Hair Color Tips
Tips for Hair Color
Hair color is the pigmentation of hair follicles due to two types of melanin: eumelanin and pheomelanin. Generally, if more eumelanin is present, the color of the hair is darker; if less eumelanin is present, the hair is lighter. Levels of melanin can vary over time causing a person’s hair color to change, and it is possible to have hair follicles of more than one color on the same person.
Particular hair colors are associated with ethnic groups. The shades of human hair color are assessed using the Fischer–Saller scale. The Fischer–Saller scale, named after Eugen Fischer and Karl Saller, is used in physical anthropology and medicine to determine the shades of hair color. The scale uses the following designations: A (light blond), B to E (blond), F to L (blond), M to O (dark blond), P to T (brown), U to Z (dark brown/black) and Roman numerals I to IV (red) and V to VI (red blond).
Changing your hair color can go wonderfully right―or horribly wrong. That’s why so many people put their heads in the trusty hands of a hairdressing professional.
Your Hair’s Surface?
When scientists talk about the surface properties of hair, they’re basically talking about whether hair is chemically treated or virgin. When hair is colour, relaxed or permed, its natural conditioning layer, which is made up of one tiny layer of protective fatty acids, also known as the F-layer, is removed, affecting the hair structure. The F-layer acts as a sort of raincoat for the hair strand, so when this layer is removed, hair no longer has its protective raincoat, which explains why colour treated hair structures and other chemically treated hair structures soak up water like a sponge. When wet, colour treated hair can increase in weight by up to 200%, whereas virgin hair increases in weight by only 12-18%. The F-layer is also responsible for keeping the cuticle smooth, which is what makes hair reflect light and shine. That’s why chemically treated hair can often look dull and drab, unless it’s cared for with a conditioning regimen designed specially to work for coloured hair.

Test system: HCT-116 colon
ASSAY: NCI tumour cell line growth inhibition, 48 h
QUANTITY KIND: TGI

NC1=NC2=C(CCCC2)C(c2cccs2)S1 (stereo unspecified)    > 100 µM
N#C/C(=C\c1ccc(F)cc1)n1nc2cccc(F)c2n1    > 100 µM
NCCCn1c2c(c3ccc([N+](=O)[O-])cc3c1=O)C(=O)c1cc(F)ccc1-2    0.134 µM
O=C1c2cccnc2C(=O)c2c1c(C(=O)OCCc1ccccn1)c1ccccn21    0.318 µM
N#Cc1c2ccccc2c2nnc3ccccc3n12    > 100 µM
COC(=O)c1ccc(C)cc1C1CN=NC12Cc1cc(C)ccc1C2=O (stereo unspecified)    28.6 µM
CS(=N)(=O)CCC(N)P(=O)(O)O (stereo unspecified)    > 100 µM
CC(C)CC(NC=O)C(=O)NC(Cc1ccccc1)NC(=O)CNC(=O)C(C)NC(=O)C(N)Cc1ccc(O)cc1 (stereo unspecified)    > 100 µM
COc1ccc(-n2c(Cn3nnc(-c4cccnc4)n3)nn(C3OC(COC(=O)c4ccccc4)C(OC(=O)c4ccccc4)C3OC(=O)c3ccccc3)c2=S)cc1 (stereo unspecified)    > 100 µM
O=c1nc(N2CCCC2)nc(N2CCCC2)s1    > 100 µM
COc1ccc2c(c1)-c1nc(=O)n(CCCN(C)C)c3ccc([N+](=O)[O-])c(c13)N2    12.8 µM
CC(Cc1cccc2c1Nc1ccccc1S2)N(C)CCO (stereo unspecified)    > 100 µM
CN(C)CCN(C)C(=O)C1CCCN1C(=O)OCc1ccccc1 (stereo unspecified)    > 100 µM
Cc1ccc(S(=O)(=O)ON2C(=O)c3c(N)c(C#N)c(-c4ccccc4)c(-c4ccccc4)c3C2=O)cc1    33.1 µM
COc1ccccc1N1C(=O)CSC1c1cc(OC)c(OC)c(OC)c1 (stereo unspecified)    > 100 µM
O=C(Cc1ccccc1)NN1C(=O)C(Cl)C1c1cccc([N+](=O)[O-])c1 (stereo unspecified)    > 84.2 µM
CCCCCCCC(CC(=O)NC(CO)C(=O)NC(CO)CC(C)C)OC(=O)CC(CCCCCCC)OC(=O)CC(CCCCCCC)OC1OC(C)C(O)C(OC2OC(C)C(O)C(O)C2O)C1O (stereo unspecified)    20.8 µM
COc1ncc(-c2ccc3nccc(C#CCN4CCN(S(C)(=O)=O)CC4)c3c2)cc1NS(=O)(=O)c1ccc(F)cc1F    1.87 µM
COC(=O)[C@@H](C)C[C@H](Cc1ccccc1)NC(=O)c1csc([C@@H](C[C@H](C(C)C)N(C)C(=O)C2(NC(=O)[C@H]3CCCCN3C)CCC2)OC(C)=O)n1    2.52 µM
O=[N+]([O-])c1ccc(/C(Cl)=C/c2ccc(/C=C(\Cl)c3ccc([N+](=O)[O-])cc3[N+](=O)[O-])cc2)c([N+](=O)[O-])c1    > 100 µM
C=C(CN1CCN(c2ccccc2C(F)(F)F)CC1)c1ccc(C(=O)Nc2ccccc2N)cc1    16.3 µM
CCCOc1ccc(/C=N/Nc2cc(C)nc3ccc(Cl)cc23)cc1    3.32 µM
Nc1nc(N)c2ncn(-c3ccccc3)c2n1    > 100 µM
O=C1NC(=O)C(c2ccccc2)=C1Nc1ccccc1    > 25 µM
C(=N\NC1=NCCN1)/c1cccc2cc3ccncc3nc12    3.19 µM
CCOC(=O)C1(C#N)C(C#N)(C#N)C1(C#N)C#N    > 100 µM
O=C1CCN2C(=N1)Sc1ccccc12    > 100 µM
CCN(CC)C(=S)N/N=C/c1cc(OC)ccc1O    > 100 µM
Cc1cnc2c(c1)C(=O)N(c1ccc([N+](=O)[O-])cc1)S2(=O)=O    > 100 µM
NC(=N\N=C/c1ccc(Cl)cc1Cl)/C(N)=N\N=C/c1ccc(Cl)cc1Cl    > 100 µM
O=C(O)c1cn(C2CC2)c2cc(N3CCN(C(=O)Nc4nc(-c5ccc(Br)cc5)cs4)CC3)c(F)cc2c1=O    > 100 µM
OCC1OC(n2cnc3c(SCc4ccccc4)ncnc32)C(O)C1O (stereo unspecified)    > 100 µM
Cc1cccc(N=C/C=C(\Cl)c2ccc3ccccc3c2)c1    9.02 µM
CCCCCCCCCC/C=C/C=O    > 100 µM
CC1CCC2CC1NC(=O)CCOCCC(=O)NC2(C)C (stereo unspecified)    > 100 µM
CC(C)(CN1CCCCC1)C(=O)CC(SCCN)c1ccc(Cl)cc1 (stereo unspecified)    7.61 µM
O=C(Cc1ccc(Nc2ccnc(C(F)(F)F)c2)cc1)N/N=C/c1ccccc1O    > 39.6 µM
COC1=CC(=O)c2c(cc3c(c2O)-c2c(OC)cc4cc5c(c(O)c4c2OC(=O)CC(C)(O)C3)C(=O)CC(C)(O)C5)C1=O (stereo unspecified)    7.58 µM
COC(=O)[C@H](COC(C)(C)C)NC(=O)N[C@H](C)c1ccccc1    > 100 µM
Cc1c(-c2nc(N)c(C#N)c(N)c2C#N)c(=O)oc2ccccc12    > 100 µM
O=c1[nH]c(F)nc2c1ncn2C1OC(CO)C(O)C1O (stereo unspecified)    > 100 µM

Thick or Thin?
For a single hair fiber to be deemed thick or thin depends on its diameter (the width of a circular or cylindrical object). Human hair diameter ranges from 15 microns (very thin) to 170 microns (extremely thick), with the average diameter of scalp hair being between 60 and 110 microns. Of course it’s possible to have a lot of very fine hair on one’s head, but the true determination of whether hair has a thick hair structure or a fine hair structure is its diameter – not the amount of it. The diameter of your hair has a significant impact on how you can style your hair. The thicker a hair is, for example, the more likely it is to be rigid and frizz prone. Conversely, fine hair structures tend to be straighter, far more flexible, and struggle to hold onto a created style.
Preparing to Change Color
Be conservative – don’t choose a color more than 2 shades darker or lighter than your natural color.
Let your hair get a little dirty before you dye. “Don’t comb or brush vigorously before colouring either,” she adds. “You don’t want to start with an irritated scalp.” If you’re a swimmer, use a lot of styling products in your hair or have been colouring for a long time and your hair lacks shine, consider using a clarifying shampoo a couple of times leading up to the week you want to colour.
Dry, brittle hair is more porous than healthy hair and absorbs colour more readily. A strand test is a big must so you know how long it’ll take to develop the shade you want, but also consider deep-conditioning hair beforehand.
Although it’s possible to handle almost any colour situation at home, sometimes it’s more efficient—and effective—to let salon experts take control. Such situations include drastic colour changes, such as going from dark brunette to pale blonde as well as going from pale blonde to brunette.
Only re-color your roots, your hair will become brittle and patchy if you color your whole head every 6 weeks. Comb color through all your hair just prior to processing completion.
Common tools used for hair coloring are: Paintbrush (1 1/2 – 2 inches wide); Bowl ( mixing dye); Clips (to hold hair back); 2 dark towels (protect clothes); alcohol based toner or other product for clean-up and a timer to measure processing time.